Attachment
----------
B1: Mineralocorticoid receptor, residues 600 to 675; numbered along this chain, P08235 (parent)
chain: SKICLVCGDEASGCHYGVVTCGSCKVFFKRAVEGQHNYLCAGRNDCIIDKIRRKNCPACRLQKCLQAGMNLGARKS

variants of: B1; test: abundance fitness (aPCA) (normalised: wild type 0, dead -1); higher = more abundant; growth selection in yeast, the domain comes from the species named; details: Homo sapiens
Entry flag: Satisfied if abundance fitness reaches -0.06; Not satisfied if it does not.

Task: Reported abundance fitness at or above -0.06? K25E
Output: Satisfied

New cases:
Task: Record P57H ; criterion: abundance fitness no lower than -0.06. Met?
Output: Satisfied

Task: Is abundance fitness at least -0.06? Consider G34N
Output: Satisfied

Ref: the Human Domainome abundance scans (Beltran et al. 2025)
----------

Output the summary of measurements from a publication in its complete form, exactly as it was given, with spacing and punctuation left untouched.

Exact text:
B1: Mineralocorticoid receptor, residues 600 to 675; numbered along this chain, P08235 (parent)
chain: SKICLVCGDEASGCHYGVVTCGSCKVFFKRAVEGQHNYLCAGRNDCIIDKIRRKNCPACRLQKCLQAGMNLGARKS

variants of: B1; test: abundance fitness (aPCA) (normalised: wild type 0, dead -1); higher = more abundant; growth selection in yeast, the domain comes from the species named; details: Homo sapiens
Entry flag: Satisfied if abundance fitness reaches -0.06; Not satisfied if it does not.

Task: Reported abundance fitness at or above -0.06? K25E
Output: Satisfied

New cases:
Task: Record P57H ; criterion: abundance fitness no lower than -0.06. Met?
Output: Satisfied

Task: Is abundance fitness at least -0.06? Consider G34N
Output: Satisfied

Ref: the Human Domainome abundance scans (Beltran et al. 2025)